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Energy Newsbriefs Blog

This current awareness service is prepared by the WSU Energy Program Library with funding from the U.S. Department of Energy State Energy Program. This information is provided for energy professionals and interested members of the public to highlight recent energy-related news, articles, and reports that discuss energy efficiency, energy conservation, and renewable sources of energy in engineering and policy circles.

 

Category: Buildings

Buildings


Residential Deep Energy Retrofits

American Council for an Energy-Efficient Economy (ACEEE), Report Number A1401, March 2014, by Rachel Cluett and Jennifer Amann. (Free registration required to access full report.)
http://www.aceee.org/sites/default/files/publications/researchreports/a1401.pdf

"This report explores energy efficiency programs that target deep energy savings through substantial improvements to existing residential buildings." 

  

Making Sense of Sprayed Polyurethane Foam

The Construction Specifier, Mar. 2014, by Peter Davis.
http://www.kenilworth.com/publications/cs/de/201403/index.html (jump or scroll to page 34)

"For decades, the U.S. design and construction industry has turned to sprayed polyurethane foam (SPF) to insulate and air seal buildings. SPF can help provide temperature control in various climates, reduce sounds transmitted through the air, and lower construction costs."

10 U.S. Cities Tackle Efficiency

Architectural Record, Feb. 12, 2014, by Peter Fairley.
http://archrecord.construction.com/news/2014/02/140212-10-US-Cities-Tackle-Efficiency.asp

"Buildings are the source of one half to three-quarters of greenhouse-gas emissions in most American cities. Los Angeles, Boston, Chicago, Houston, and six more large cities have joined forces to tackle the problem by targeting their biggest buildings. “The largest buildings tend to be 3 to 4 percent of the overall number of buildings but account for 40 to 50 percent of the square footage and energy consumption. You have this terrific opportunity to work with a handful of buildings and make a big dent,” says Laurie Kerr, director of the City Energy Project (CEP), which launched in late January."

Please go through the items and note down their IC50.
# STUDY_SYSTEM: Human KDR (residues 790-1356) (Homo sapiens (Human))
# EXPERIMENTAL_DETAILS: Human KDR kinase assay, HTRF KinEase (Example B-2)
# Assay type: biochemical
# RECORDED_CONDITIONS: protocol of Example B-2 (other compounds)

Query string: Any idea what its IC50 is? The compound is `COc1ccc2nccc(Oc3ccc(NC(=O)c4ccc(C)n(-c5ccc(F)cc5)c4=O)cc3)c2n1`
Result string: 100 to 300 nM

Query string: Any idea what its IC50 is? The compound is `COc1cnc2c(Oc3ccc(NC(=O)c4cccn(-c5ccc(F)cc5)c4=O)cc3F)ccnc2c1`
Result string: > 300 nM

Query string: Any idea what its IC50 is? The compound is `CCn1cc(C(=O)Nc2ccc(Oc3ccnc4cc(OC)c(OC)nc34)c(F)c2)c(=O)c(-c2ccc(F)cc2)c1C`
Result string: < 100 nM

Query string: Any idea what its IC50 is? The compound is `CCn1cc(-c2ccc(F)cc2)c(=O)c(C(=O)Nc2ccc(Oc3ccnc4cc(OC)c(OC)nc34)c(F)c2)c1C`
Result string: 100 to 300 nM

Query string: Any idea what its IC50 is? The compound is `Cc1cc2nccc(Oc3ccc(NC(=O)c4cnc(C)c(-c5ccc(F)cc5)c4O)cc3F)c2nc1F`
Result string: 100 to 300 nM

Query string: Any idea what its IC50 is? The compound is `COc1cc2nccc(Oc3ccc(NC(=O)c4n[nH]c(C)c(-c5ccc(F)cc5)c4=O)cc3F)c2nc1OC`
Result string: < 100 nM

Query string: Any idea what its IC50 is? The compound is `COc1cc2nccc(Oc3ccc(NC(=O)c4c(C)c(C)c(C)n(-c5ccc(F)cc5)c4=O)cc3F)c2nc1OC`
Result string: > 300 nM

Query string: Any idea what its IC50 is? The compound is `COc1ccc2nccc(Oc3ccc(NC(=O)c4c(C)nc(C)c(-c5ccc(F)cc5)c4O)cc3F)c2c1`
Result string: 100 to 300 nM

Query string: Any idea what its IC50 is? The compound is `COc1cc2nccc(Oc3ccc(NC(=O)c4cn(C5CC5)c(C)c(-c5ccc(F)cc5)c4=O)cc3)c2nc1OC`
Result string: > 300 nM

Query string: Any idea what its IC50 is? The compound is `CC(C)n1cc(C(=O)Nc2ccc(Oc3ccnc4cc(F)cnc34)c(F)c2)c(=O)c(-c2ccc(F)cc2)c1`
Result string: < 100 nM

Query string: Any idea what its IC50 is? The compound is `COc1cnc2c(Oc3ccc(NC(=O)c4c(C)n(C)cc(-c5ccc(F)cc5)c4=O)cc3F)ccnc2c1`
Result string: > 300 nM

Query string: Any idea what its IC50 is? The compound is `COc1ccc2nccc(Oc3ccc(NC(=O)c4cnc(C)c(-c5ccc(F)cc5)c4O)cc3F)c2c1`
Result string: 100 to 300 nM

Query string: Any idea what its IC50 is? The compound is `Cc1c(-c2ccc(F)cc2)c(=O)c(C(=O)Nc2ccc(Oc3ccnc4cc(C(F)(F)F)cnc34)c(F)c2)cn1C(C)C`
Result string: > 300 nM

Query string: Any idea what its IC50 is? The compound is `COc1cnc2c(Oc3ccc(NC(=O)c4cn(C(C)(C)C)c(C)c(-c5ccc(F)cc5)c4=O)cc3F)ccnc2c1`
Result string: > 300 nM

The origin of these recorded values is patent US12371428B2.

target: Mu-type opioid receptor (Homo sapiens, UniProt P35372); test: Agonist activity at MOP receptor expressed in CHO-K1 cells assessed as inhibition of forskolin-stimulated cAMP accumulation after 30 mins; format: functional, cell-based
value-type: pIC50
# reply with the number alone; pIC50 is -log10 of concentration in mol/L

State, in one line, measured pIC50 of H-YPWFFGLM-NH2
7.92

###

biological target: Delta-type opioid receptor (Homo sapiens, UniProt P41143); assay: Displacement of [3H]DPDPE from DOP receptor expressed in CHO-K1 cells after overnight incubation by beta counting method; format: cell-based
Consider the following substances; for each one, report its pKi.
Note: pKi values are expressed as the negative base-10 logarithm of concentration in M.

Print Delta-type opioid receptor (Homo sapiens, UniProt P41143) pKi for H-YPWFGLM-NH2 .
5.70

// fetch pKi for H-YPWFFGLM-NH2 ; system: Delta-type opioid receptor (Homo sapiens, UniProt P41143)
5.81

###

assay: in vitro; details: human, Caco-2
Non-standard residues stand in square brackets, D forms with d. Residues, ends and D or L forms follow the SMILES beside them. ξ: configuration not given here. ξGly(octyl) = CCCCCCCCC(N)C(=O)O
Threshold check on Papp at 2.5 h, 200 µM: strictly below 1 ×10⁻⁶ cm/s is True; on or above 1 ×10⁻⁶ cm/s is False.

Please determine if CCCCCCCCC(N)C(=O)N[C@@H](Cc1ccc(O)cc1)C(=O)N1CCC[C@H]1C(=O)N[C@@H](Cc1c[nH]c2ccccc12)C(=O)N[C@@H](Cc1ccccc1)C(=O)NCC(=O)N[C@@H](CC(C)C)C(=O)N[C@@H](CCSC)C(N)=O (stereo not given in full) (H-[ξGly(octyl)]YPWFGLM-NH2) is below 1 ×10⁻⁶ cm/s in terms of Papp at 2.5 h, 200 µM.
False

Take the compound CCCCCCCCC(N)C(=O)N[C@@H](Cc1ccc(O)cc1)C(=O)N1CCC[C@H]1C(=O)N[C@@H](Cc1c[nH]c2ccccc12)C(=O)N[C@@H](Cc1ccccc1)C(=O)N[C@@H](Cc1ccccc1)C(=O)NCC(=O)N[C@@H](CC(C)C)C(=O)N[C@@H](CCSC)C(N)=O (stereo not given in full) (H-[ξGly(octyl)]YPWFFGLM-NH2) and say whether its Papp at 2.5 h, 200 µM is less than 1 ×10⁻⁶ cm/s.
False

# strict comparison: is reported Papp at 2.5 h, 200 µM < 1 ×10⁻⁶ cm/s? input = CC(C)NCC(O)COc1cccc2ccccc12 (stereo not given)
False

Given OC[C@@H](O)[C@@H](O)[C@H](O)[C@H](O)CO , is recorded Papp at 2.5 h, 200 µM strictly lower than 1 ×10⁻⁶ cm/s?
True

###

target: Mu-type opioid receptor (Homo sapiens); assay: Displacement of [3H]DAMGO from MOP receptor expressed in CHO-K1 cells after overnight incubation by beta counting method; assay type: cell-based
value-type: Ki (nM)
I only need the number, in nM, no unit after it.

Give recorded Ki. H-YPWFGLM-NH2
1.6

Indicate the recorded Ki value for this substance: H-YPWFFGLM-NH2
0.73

2014 Getting to Zero Status Update: A Look at the Projects, Policies and Programs Driving Zero Net Energy Performance in Commercial Buildings

New Buildings Institute, Jan. 2014.
http://newbuildings.org/sites/default/files/2014_Getting_to_Zero_Update.pdf

This report "presents the findings on ZNE [Zero Net Energy] and ultra-low2 energy buildings and districts across North America and builds on the Getting to Zero 2012 Status Update work by New Buildings Institute (NBI)."


D.C. Releases Energy Benchmarking Data

EcoBuilding Pulse, Feb. 26, 2014, by Katie Weeks.
http://www.ecobuildingpulse.com/energy-efficiency/dc-releases-energy-benchmarking-data_o.aspx?dfpzone=home

"In 2008, the District of Columbia became the first jurisdiction in the United States to require private buildings to measure and disclose their energy performance. And now, six years later, the data is in and available for public consumption. This week D.C. announced that it has released detailed data on the energy and water use of the area's largest privately owned buildings, making it the second jurisdiction in the country to do so, following New York City's lead."

The Benefits of Natural Light